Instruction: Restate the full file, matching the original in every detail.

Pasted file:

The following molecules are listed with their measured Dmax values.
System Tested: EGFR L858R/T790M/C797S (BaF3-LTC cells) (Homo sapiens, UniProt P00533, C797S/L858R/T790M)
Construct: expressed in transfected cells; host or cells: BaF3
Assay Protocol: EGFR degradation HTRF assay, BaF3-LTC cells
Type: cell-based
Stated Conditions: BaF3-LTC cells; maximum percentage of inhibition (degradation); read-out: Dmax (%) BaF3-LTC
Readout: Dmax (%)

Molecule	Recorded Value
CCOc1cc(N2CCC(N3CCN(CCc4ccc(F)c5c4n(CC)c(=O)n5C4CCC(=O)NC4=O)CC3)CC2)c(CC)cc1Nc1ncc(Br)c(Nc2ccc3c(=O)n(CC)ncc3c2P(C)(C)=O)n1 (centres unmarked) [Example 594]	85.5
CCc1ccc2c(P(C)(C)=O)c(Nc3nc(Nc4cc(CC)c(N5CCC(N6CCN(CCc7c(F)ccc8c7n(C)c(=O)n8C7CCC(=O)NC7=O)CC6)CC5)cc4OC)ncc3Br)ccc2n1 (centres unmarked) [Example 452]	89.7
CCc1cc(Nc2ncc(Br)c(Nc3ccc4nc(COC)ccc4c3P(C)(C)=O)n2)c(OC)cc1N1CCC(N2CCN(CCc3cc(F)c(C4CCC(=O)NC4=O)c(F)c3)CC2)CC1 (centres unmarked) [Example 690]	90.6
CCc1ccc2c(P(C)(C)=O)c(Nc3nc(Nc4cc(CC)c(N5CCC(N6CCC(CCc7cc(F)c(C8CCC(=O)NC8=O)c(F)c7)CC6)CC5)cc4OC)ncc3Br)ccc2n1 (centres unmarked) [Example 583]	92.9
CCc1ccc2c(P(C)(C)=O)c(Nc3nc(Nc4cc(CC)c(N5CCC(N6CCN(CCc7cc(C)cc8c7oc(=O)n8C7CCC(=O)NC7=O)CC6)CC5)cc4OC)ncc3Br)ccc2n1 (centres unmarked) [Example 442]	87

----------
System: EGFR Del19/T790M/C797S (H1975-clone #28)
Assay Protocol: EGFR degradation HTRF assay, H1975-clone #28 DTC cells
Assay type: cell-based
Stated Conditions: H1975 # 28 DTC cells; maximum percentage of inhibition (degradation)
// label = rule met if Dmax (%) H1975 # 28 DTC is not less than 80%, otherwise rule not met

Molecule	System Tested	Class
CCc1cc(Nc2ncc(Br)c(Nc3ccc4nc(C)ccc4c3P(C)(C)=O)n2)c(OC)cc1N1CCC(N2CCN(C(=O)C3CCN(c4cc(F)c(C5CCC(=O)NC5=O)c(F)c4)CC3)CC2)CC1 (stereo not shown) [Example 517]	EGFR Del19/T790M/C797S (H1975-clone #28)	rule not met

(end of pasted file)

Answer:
The following molecules are listed with their measured Dmax values.
System Tested: EGFR L858R/T790M/C797S (BaF3-LTC cells) (Homo sapiens, UniProt P00533, C797S/L858R/T790M)
Construct: expressed in transfected cells; host or cells: BaF3
Assay Protocol: EGFR degradation HTRF assay, BaF3-LTC cells
Type: cell-based
Stated Conditions: BaF3-LTC cells; maximum percentage of inhibition (degradation); read-out: Dmax (%) BaF3-LTC
Readout: Dmax (%)

Molecule	Recorded Value
CCOc1cc(N2CCC(N3CCN(CCc4ccc(F)c5c4n(CC)c(=O)n5C4CCC(=O)NC4=O)CC3)CC2)c(CC)cc1Nc1ncc(Br)c(Nc2ccc3c(=O)n(CC)ncc3c2P(C)(C)=O)n1 (centres unmarked) [Example 594]	85.5
CCc1ccc2c(P(C)(C)=O)c(Nc3nc(Nc4cc(CC)c(N5CCC(N6CCN(CCc7c(F)ccc8c7n(C)c(=O)n8C7CCC(=O)NC7=O)CC6)CC5)cc4OC)ncc3Br)ccc2n1 (centres unmarked) [Example 452]	89.7
CCc1cc(Nc2ncc(Br)c(Nc3ccc4nc(COC)ccc4c3P(C)(C)=O)n2)c(OC)cc1N1CCC(N2CCN(CCc3cc(F)c(C4CCC(=O)NC4=O)c(F)c3)CC2)CC1 (centres unmarked) [Example 690]	90.6
CCc1ccc2c(P(C)(C)=O)c(Nc3nc(Nc4cc(CC)c(N5CCC(N6CCC(CCc7cc(F)c(C8CCC(=O)NC8=O)c(F)c7)CC6)CC5)cc4OC)ncc3Br)ccc2n1 (centres unmarked) [Example 583]	92.9
CCc1ccc2c(P(C)(C)=O)c(Nc3nc(Nc4cc(CC)c(N5CCC(N6CCN(CCc7cc(C)cc8c7oc(=O)n8C7CCC(=O)NC7=O)CC6)CC5)cc4OC)ncc3Br)ccc2n1 (centres unmarked) [Example 442]	87

----------
System: EGFR Del19/T790M/C797S (H1975-clone #28)
Assay Protocol: EGFR degradation HTRF assay, H1975-clone #28 DTC cells
Assay type: cell-based
Stated Conditions: H1975 # 28 DTC cells; maximum percentage of inhibition (degradation)
// label = rule met if Dmax (%) H1975 # 28 DTC is not less than 80%, otherwise rule not met

Molecule	System Tested	Class
CCc1cc(Nc2ncc(Br)c(Nc3ccc4nc(C)ccc4c3P(C)(C)=O)n2)c(OC)cc1N1CCC(N2CCN(C(=O)C3CCN(c4cc(F)c(C5CCC(=O)NC5=O)c(F)c4)CC3)CC2)CC1 (stereo not shown) [Example 517]	EGFR Del19/T790M/C797S (H1975-clone #28)	rule not met